Freakonomics: The Folly of Prediction
Phil Tetlock on the value of prediction:
“I think there’s an asymmetry of supply and demand. I think there is an enormous demand for accurate predictions in many spheres of life in which we don’t have the requisite expertise to deliver. And when you have that kind of gap between demand and real supply you get the infusion of fake supply.”
LEVITT: So, most predictions we remember are ones which were fabulously, wildly unexpected and then came true. Now, the person who makes that prediction has a strong incentive to remind everyone that they made that crazy prediction which came true. If you look at all the people, the economists, who talked about the financial crisis ahead of time, those guys harp on it constantly. ‘I was right, I was right, I was right.’ But if you’re wrong, there’s no person on the other side of the transaction who draws any real benefit from embarrassing you by bring up the bad prediction over and over. So there’s nobody who has a strong incentive, usually, to go back and say, Here’s the list of the 118 predictions that were false. I remember growing up, my mother, who is somewhat of a psychic–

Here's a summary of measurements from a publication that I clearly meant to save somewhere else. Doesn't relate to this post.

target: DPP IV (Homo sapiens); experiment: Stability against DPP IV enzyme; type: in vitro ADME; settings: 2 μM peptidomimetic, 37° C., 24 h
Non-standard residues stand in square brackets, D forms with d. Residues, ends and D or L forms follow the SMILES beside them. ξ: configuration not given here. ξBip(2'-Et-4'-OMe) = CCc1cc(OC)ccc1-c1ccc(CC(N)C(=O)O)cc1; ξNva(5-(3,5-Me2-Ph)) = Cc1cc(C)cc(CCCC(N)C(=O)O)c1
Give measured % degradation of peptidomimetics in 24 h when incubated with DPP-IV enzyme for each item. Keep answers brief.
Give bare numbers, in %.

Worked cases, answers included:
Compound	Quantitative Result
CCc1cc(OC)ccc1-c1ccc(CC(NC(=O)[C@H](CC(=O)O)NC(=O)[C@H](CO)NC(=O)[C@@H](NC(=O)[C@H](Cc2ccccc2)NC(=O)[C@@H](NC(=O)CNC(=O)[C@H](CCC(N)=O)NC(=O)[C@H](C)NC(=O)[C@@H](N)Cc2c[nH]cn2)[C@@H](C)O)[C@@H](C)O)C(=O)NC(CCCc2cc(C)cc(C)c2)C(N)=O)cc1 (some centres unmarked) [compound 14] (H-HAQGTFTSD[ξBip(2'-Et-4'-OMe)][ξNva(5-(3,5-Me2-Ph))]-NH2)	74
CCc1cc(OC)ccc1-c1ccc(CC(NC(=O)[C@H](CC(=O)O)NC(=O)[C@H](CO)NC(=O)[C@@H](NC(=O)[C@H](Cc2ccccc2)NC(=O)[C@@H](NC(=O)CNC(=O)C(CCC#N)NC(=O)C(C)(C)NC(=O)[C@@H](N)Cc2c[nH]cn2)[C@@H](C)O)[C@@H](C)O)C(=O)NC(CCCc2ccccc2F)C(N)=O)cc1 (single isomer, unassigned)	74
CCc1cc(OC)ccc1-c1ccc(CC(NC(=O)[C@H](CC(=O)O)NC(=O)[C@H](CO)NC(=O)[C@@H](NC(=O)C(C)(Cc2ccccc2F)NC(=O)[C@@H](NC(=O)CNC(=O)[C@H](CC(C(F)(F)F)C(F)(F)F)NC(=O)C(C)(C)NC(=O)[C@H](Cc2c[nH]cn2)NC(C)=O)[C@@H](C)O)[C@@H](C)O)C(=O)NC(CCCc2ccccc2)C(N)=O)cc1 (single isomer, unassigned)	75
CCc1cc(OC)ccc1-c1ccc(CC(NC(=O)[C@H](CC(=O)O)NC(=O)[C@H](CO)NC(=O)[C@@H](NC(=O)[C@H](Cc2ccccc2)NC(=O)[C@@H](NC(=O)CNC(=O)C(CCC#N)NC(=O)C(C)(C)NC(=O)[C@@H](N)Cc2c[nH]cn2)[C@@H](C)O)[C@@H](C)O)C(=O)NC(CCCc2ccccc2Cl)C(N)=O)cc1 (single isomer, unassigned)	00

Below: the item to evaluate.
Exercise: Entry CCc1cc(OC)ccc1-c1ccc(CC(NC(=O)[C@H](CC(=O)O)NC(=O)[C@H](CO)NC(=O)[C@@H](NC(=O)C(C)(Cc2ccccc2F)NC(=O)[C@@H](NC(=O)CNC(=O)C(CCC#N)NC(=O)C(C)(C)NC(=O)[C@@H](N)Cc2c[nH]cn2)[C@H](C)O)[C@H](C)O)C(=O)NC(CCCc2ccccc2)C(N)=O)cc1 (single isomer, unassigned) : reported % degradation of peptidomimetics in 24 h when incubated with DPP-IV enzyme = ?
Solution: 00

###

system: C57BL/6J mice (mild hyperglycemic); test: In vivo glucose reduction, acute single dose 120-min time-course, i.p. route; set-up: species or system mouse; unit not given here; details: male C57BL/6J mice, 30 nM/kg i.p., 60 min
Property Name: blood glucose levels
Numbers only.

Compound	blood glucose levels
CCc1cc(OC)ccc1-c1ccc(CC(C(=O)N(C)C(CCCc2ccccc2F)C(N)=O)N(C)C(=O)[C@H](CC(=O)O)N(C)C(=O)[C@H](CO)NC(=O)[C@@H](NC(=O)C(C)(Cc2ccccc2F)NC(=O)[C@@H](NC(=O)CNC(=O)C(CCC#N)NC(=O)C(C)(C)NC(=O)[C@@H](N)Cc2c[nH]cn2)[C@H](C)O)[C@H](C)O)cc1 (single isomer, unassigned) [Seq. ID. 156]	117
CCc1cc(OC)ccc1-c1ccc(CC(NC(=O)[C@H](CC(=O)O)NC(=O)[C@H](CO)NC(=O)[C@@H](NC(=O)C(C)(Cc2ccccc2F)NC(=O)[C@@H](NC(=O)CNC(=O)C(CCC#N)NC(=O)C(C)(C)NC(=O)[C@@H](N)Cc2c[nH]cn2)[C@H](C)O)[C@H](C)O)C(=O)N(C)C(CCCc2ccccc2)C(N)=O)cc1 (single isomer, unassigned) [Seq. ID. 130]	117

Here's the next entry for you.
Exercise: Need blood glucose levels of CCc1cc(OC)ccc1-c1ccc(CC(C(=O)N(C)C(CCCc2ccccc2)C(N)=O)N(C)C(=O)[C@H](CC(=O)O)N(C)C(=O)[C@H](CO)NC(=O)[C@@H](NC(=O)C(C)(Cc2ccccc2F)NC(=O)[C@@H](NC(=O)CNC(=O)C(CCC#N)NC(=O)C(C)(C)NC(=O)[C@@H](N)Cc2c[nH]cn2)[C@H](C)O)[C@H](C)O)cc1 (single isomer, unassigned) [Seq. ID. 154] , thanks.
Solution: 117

DUBNER: Wait, somewhat of a psychic?
LEVITT: She’s a self-proclaimed psychic. And she would predict a stock market crash every single year.
DUBNER: And she’s been right a couple times.
LEVITT: And she has been. She’s been right twice in the last 15 years, and she would talk a lot about the times she was right. I would have to remind her about the 13 times that she was wrong. And without any sort of market mechanism or incentive for keeping the prediction makers honest, there’s lots of incentive to go out and to make these wild predictions. And those are the ones that are remembered and talked about. Think of about one of the predictions that you hear echoed more often than just about any one is Joe Namath’s famous pronouncement about how the Jets were going to win the Super Bowl. And it was unexpected. And it happened. And if the Jets had lost the Super Bowl, nobody would remember that Joe Namath made that pronouncement.